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7 fun ways to encourage reading comprehension

Boy sitting under a tree enjoying reading a book“Wow you read that beautifully!” My second grade teacher said. I beamed with pride, knowing I had read the story with perfect fluency, pausing at full stops and commas as well as using expression.

“So tell me what happened in the story Angela” … What? I froze. I had no response. I was so focussed on ‘reading’ it perfectly that I had forgot to READ it!

I have no memory of this happening of course. My Dad tells me that story as it was told to him at parent teacher interviews. While I was a perfect little ‘reader’ my comprehension was lacking. From that moment on he always asked me to retell the story, and in time, I learned to ‘read’ as well as ‘read’. Confusing no? But it is true, sometimes we get so caught up in making sure children know the difference between what sounds ‘a’ and ‘b’ make that we forget that reading is about understanding.

If you can’t understand what you’re reading are you truly reading it? In my opinion the answer is no.

There are many fun ways to help your child understand what they are reading. And you can start doing it as soon as possible. Whether you are still reading books to your children or they are reading independently. It doesn’t have to be the old ‘tell me what you just read’ scenario. They’ll get bored of that pretty quick. Who wouldn’t?

Here are my favourite activities to do with littlies to help them understand and remember what it is they just read.

7 fun ways to encourage reading comprehension

Act it out

I’m sure I’ve mentioned this before. But it is such a fun way to help children remember what they read. Simple finger puppets or a quick mask can help. Or you could just set up a little space with some props! Either way they will love it.

Draw it

For those that love to draw, asking them to draw the beginning, middle and end of the story is a quick and easy way to see if they can sequence what happened in a story. It doesn’t matter if their pictures resemble well…not much at all! Just ask them to tell you about the pictures and you will soon see if they remember what happened in the book. Younger children can just draw their favourite part or page.

Make it

This can involve making a craft activity or even recipe from a part of the story. Children could also try making some of the characters with play-dough. While your child is busy throw them a few questions like “Which part of the story are you making” “What happened in that part of the story?”.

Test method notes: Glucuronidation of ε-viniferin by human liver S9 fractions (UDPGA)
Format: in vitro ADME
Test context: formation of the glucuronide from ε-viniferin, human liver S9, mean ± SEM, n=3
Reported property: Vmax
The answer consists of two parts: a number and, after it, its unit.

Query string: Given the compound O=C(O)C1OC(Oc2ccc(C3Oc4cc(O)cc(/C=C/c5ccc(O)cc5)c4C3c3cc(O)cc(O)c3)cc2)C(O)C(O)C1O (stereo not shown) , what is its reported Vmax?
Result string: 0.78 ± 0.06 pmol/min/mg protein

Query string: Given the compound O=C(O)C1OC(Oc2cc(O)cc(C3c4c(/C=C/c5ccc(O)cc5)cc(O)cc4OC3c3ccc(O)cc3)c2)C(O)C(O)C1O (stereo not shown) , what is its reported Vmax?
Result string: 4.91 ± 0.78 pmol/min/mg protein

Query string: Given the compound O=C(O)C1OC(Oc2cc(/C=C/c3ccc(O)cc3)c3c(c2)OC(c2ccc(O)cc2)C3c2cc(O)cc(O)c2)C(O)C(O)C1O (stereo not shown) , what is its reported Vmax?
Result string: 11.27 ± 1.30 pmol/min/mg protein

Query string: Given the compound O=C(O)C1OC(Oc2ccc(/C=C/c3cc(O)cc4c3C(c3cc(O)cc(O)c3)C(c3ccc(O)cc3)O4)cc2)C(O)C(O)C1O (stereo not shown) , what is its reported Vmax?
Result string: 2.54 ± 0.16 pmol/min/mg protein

Invent it

This is great for those with big imaginations (Don’t they all?). They can tell, draw or write about what might happen if the story were to continue, or what if it didn’t end that way? How else could the story end?

Find it

Have your child find those tricky words that they weren’t sure of. Talk about them, check the dictionary and then have them tell you in their own words what they mean or draw a picture to match.

Match it

Does the story to relate to something in your child’s life? Maybe it’s about pets and you have pets too. Or perhaps the story is about families and your child can connect it to your own family. Whatever it may be, a key to comprehension is connecting the story to experiences of your own.

And lastly

What if they just don’t get it and can’t tell you what happened? Re-read! Read it to them or have them read it back to you another time…or if it’s totally out of their range, try another book. Maybe a favourite picture book that they know well. After all, you want them to love reading. There’s nothing worse than putting a child off reading! So make it fun and keep them confident. That’s what it’s all about.

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4 comments so far -

  1. I wish my parents had of known to do this- books mean not much to me, despite my large collection 🙁 Alas my comprehension is nil. Unlike my husband who can’t spell or write for nuts- his comprehension is brilliant. Comprehension is just as important as reading itself. A great article.

    • Hi Patricia! Thanks for reading and thanks for commenting. It is never too late to train your brain and I’m sure there are a few ideas here that you could adapt to use on yourself. Even just reading a paragraph and then asking yourself ‘what happened then’. I find I am a bit the same – I tend to skim read rather than enjoy and appreciate the subtle imagery the author is describing! Thanks again!

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